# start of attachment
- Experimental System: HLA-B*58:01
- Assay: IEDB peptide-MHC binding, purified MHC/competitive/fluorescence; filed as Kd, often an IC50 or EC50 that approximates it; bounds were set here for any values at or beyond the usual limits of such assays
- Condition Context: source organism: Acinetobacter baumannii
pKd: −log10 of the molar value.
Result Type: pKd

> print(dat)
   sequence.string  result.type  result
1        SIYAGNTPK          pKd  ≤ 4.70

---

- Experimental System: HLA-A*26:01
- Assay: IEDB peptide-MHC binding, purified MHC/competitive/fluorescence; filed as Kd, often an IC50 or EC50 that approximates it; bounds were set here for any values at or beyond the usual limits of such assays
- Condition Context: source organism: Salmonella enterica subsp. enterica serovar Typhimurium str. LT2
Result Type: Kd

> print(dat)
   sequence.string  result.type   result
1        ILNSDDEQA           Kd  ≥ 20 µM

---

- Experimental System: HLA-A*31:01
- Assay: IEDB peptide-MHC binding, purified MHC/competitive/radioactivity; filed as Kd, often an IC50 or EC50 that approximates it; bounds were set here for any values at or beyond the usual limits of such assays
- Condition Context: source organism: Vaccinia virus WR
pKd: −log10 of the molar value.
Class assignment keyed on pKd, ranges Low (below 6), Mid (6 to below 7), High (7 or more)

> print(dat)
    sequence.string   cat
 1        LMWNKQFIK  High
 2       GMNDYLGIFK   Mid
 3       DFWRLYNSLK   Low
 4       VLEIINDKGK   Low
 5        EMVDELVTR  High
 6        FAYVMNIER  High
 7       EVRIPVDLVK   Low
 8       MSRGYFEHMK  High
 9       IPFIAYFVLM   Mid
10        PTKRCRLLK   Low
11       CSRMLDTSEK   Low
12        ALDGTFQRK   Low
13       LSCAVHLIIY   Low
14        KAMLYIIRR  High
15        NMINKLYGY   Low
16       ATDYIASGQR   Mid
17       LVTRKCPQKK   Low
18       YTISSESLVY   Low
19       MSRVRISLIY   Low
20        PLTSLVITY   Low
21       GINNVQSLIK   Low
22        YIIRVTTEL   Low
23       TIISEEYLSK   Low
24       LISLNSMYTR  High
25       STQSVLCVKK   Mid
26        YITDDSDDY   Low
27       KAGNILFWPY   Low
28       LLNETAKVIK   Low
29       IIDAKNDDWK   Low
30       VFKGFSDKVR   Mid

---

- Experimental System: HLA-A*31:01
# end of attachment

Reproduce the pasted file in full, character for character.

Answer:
- Experimental System: HLA-B*58:01
- Assay: IEDB peptide-MHC binding, purified MHC/competitive/fluorescence; filed as Kd, often an IC50 or EC50 that approximates it; bounds were set here for any values at or beyond the usual limits of such assays
- Condition Context: source organism: Acinetobacter baumannii
pKd: −log10 of the molar value.
Result Type: pKd

> print(dat)
   sequence.string  result.type  result
1        SIYAGNTPK          pKd  ≤ 4.70

---

- Experimental System: HLA-A*26:01
- Assay: IEDB peptide-MHC binding, purified MHC/competitive/fluorescence; filed as Kd, often an IC50 or EC50 that approximates it; bounds were set here for any values at or beyond the usual limits of such assays
- Condition Context: source organism: Salmonella enterica subsp. enterica serovar Typhimurium str. LT2
Result Type: Kd

> print(dat)
   sequence.string  result.type   result
1        ILNSDDEQA           Kd  ≥ 20 µM

---

- Experimental System: HLA-A*31:01
- Assay: IEDB peptide-MHC binding, purified MHC/competitive/radioactivity; filed as Kd, often an IC50 or EC50 that approximates it; bounds were set here for any values at or beyond the usual limits of such assays
- Condition Context: source organism: Vaccinia virus WR
pKd: −log10 of the molar value.
Class assignment keyed on pKd, ranges Low (below 6), Mid (6 to below 7), High (7 or more)

> print(dat)
    sequence.string   cat
 1        LMWNKQFIK  High
 2       GMNDYLGIFK   Mid
 3       DFWRLYNSLK   Low
 4       VLEIINDKGK   Low
 5        EMVDELVTR  High
 6        FAYVMNIER  High
 7       EVRIPVDLVK   Low
 8       MSRGYFEHMK  High
 9       IPFIAYFVLM   Mid
10        PTKRCRLLK   Low
11       CSRMLDTSEK   Low
12        ALDGTFQRK   Low
13       LSCAVHLIIY   Low
14        KAMLYIIRR  High
15        NMINKLYGY   Low
16       ATDYIASGQR   Mid
17       LVTRKCPQKK   Low
18       YTISSESLVY   Low
19       MSRVRISLIY   Low
20        PLTSLVITY   Low
21       GINNVQSLIK   Low
22        YIIRVTTEL   Low
23       TIISEEYLSK   Low
24       LISLNSMYTR  High
25       STQSVLCVKK   Mid
26        YITDDSDDY   Low
27       KAGNILFWPY   Low
28       LLNETAKVIK   Low
29       IIDAKNDDWK   Low
30       VFKGFSDKVR   Mid

---

- Experimental System: HLA-A*31:01